< Thank you! – Mamie Martin Fund

Thank you!

Thank you for your donation to our work. This page gives you some information about the need for our work and the impact of it in Malawi.

Unesco provide a useful summary up-to-date figures for secondary education in Malawi,


Before the Covid-19 pandemic only around a third of adolescent girls were enrolled in secondary education (33.6%). The enrolment of boys was slightly higher (40%), most likely a reflection of a greater proportion of over-age boys in secondary education. The dropoff from primary to secondary remains shockingly high and likely to get worse following prolonged school closures.

While it will always be challenging to measure the impact of work such as supporting girls at school, we have been able to conduct some evaluative studies and they are available on this page.

Girls’ Education research for MMF (2020)

In the summer of 2020 the Mamie Martin Fund hosted a research student. Anna Freidenfeld conducted a literature review on girls’ education in Malawi. She also analysed the data collected by MMF since 2014. She wrote her MSc (International Development) dissertation on these areas. We have created a report and appendix based on Anna’s work and these are presented below.

The main report is called ‘Why Girls’ Education Matters and how MMF helps‘ and the appendix report (‘MMF Data Analysis 2020‘) contains some detail from the quantitative data analysis.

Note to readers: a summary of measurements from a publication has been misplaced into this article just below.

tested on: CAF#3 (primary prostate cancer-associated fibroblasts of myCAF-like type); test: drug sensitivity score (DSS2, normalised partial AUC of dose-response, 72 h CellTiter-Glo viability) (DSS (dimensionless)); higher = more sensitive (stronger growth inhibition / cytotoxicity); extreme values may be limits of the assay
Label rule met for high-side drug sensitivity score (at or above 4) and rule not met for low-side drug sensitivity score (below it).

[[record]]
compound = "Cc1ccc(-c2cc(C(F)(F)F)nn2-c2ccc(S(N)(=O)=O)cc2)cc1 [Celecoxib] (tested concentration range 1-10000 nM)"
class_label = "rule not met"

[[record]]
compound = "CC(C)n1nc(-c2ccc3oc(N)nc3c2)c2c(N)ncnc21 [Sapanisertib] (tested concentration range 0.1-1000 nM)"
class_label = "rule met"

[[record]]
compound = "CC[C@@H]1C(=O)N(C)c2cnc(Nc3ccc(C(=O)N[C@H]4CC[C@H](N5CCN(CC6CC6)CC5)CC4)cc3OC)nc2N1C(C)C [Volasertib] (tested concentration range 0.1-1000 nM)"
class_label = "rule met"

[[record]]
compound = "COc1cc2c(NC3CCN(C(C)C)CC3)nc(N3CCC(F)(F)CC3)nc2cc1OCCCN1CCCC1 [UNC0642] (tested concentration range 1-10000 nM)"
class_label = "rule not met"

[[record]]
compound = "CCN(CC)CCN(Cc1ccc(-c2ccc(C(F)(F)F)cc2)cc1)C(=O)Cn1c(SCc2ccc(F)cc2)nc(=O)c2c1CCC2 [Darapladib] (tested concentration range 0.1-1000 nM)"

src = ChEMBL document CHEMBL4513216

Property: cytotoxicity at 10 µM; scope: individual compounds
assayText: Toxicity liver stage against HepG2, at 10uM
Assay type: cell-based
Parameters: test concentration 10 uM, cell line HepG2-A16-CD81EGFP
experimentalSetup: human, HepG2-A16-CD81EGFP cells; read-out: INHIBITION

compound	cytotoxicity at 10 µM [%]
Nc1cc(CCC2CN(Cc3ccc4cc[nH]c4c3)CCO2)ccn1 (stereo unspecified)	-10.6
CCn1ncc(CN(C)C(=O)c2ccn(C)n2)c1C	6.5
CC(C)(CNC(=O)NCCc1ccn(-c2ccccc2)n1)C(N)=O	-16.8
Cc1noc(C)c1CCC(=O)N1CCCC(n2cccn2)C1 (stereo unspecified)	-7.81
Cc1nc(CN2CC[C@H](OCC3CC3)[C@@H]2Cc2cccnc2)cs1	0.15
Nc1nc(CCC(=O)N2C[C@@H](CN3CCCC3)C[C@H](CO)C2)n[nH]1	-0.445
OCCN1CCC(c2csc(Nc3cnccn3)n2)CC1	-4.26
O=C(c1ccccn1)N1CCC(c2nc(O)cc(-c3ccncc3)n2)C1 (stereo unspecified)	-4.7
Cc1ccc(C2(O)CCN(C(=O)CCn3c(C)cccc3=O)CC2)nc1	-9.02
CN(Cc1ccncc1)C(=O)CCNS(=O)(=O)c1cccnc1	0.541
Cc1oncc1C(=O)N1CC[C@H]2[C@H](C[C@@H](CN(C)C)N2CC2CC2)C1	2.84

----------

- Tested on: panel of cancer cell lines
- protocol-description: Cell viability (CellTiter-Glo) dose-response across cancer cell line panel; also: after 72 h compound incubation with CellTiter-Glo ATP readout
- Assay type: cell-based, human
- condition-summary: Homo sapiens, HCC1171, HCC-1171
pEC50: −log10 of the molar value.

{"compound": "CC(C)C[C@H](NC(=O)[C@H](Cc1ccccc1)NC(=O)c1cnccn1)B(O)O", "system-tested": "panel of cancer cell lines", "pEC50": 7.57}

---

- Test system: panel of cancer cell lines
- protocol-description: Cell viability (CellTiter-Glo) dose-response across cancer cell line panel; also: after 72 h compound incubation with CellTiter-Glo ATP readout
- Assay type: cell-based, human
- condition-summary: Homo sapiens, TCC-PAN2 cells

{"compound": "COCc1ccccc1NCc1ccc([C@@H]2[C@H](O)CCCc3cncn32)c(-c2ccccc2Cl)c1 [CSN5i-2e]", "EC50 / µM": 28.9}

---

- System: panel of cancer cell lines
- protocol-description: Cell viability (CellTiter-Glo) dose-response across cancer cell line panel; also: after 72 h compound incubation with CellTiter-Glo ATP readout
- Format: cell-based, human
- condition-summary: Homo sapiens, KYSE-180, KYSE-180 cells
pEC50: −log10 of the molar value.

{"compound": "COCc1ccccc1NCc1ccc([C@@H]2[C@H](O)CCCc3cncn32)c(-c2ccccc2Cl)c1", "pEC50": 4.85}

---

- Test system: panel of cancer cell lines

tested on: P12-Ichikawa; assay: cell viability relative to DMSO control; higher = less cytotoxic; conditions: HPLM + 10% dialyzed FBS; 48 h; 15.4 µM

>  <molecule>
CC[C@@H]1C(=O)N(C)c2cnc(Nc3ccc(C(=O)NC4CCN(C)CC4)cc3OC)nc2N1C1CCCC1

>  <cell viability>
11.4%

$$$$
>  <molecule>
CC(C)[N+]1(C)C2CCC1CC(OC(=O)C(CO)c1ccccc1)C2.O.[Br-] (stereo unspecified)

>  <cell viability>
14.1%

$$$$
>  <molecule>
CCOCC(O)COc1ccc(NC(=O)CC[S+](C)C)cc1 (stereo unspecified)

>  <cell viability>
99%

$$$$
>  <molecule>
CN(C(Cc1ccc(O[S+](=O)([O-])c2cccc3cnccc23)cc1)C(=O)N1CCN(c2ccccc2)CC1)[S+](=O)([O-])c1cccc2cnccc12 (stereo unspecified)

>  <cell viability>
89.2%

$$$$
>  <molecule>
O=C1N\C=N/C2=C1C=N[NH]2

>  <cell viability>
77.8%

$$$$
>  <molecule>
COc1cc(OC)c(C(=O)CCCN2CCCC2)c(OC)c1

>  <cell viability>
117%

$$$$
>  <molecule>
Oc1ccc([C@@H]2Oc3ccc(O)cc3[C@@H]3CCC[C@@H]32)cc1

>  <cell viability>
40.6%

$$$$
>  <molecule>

Anna’s analysis of MMF’s records between 2014 and 2019 indicated that 81% of supported girls successfully completed secondary school. This figure compares very favourably with Malawi-wide data about lower secondary school completion which stood at just 21% in 2016 but for rural girls that figure was 14%. For upper secondary the national average for girls’ completion for 2016 is only 13%. For rural girls, it is only 8%. (UNESCO Institute for Statistics, 2020). These figures suggest that MMF’s support significantly increases completion rates for the selected girls, who were selected on the basis of need, not academic ability.

The appendix to the report presents some of the data analysed by Anna Freidenfeld as part of her placement. This appendix shares information about practical needs of the girls and family sizes.

Impact Report (2015)

We published an Impact Report in 2015. The research for this work was undertaken by Martha Chirwa in Malawi and we are grateful to her for making this report possible. you can download the report via the link below.